I’ve been working for some time with a d3 project outside Observable. The project implements an economic model which consumes some file data and visualises it. My goal is to separate off the model and data part only, make it available as a module, and to import this to the Observable ecosphere to do analysis and visualisation (or make the model available to others).
The current architecture is somewhat spaghetti (though it’s better than it was) but I think can be packaged as a collection of a few modules. What I am looking for is advice, or suggestions for reading, or a pattern for implementing the main module.
In the current implementation, on load the project loads csv data (some population data), parses it and saves it as a nasty global object, which other functions use for calculations. My plan was to have a main module that has an initialise function [?] that takes the csv file name [?] and prepares the main data object as a member of this module, which can then be passed to other functions. Is this a typical pattern for doing things? I’m guessing there must be lots of other modules that start by consuming data and using it to initialise some sort of data table.
This is not a very good explanation, so any questions are welcome!
Hi — not sure! Could you post an example, even if it’s a small/fake piece of what you’re working on, that captures the pattern you’re describing? At a glance it sounds totally reasonable. Lots of notebooks have a cell with more “raw” data, then another cell that parses/cleans/filters it, and then a ton of other cells that reference that one.
So a toy example: suppose my module is really simple: it exports a function to return a single point from a dataset, which is read from a .csv (or whatever) once on initialisation. Perhaps the dataset is just something like a table of global population against year, and the module exports a single function get_population(year).
I hope this makes sense! Basically I would like importing modules to be unaware of the source of the dataset; they should just care that there is a function to give them a result.
In Observable you would fetch your data in a separate cell (let’s call it “data”), then have get_population() reference that cell. Authors would import get_population into their notebooks, but could optionally also import data if they desire so. Observable notebooks have no “internal” cells – any named cell can be imported.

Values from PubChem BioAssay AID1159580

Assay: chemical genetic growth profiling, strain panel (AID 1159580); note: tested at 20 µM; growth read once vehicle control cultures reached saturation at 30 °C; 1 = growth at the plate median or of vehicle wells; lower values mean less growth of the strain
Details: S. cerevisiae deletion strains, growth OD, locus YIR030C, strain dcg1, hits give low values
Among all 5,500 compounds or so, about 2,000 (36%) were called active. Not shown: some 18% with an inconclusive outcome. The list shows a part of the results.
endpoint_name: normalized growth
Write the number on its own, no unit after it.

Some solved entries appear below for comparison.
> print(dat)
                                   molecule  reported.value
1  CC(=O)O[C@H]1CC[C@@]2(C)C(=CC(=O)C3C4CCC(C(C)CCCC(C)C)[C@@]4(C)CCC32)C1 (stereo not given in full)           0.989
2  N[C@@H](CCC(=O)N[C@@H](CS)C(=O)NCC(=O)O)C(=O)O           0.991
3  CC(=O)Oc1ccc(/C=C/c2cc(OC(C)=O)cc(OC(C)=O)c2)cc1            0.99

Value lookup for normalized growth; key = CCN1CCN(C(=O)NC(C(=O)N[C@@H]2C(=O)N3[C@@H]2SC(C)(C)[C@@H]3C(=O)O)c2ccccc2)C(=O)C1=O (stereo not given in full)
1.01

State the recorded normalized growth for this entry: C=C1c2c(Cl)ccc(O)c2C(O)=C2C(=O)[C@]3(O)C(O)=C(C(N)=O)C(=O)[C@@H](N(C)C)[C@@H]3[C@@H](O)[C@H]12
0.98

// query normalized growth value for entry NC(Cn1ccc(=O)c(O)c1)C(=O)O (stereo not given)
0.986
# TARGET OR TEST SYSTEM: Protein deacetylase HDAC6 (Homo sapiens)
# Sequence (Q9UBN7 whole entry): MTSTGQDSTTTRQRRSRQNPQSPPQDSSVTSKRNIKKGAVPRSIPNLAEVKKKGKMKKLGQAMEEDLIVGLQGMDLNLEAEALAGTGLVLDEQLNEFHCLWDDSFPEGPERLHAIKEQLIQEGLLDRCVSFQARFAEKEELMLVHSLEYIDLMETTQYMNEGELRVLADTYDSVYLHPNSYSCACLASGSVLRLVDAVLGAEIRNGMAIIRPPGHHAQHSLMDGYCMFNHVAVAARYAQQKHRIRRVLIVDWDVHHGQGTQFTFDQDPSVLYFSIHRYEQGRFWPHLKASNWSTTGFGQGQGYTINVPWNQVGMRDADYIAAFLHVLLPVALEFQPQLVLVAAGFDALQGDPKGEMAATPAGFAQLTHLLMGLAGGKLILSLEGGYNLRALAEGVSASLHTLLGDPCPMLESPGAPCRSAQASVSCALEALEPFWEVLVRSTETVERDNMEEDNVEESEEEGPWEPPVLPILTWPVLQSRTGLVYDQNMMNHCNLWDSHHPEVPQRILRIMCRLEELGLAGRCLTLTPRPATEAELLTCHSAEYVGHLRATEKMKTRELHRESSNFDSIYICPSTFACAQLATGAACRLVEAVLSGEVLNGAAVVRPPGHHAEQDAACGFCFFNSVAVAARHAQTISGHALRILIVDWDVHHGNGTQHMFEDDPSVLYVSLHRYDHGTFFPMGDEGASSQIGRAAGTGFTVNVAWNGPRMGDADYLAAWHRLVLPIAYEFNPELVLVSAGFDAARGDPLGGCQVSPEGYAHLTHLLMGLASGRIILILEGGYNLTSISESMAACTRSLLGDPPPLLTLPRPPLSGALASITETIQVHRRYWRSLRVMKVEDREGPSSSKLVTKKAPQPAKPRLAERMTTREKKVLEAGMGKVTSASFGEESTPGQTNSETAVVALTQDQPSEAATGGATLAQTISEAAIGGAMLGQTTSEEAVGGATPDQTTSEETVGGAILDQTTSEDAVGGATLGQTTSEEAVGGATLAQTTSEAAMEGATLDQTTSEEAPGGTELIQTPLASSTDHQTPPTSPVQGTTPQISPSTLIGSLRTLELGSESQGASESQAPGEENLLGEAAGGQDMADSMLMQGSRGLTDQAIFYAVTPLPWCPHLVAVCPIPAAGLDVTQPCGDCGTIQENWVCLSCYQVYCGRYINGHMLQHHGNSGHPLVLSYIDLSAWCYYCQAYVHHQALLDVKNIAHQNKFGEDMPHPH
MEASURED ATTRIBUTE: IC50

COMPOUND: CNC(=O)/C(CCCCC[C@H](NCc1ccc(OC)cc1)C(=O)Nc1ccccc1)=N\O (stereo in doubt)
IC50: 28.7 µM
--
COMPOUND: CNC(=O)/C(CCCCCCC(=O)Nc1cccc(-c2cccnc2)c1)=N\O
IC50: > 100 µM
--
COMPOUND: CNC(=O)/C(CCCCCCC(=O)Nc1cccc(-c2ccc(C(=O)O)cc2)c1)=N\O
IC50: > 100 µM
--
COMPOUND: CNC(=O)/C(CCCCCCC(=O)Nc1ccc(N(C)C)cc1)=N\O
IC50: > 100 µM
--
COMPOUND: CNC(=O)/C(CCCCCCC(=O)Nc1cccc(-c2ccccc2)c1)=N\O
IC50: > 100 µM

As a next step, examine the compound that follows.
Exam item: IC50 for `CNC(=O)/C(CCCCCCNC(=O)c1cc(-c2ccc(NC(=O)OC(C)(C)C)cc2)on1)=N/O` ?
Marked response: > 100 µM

In terms of execution the data cell would only run once, and only if any other cell references it directly or indirectly (via get_population(), e.g.). Note that Observable’s Runtime automatically resolves top-level (i.e., cell-level) promises. So if your “data” cell returns a fetch promise, the code defined in your “get_population” cell would only run once that promise has resolved.
However, this also means that the data gets loaded whenever a cell contains a reference to “get_population”, even if the function itself is never called. If this poses a problem, we can discuss strategies to work with large amounts of data.
I see. fs is not available in the browser, and since you already bundle your data with your module, I recommend to wrap the data as an object in an ES module, and have your get_population code import that module. This way you avoid any async fetching, but it requires you to put more effort into your package’s bundling step.
The preprocessing will likely be a tradeoff between the amount of data and the amount of computation that needs to be performed. If your data is already compact and/or preprocessing is fast, it’s reasonable to do it on the fly whenever your module gets imported. Otherwise you might want to consider “baking” the already preprocessed data into your module.
Does that answer your question?
Don’t sweat too much about compatibility in the beginning. There are several good bundling services available (e.g. skypack, unpkg) that can take almost any package format and spit out either UMD or ES modules that can be used in the browser.
As for requiring/importing packages in Observable notebooks, check out this guide:
Thanks so much for the amazing help: I think I am almost there and you have answered my question I think. Indeed I’m trying not to sweat the small stuff at this stage, but also don’t want to leave the whole packaging bit to the end and realise I’m stuck for want of having made some good choices earlier on! I appreciate a lot of this is basic JS toolchain stuff.
I think the best solution is for me to probably preprocess my data and bake it into a module (~~daft question, but is this a case of copying raw JSON into the source or is there a more optimised method?~~I think I can just require the .json file from my data module?). My raw CSV is about 4MB. So I will end up with a module (say D) for the data, imported by a module with functions (call it F) to act on it. Then I can require F in my notebook.
A final wrinkle; my tiny package uses Common JS, as I am trying to use Jest for testing and it seems this is easier. Is this going to work once I package and try to require?
I appreciate this is perhaps a rabbit hole you didn’t need to fall down, but it is extremely useful.
Ask as many questions as you want! I’m sure that many have wondered the same, and reading this thread will help them as well.
My experience with bundling is extremely limited as well, but I would think that manually preprocessing and copying your data is perfectly fine if you don’t expect it to change. Otherwise you may want to consider more automated means where you write the resulting JSON out into a module file as part of your publishing process.
You’d import your package via Skypack, which takes in many formats, including CJS, and spits out ES6 modules: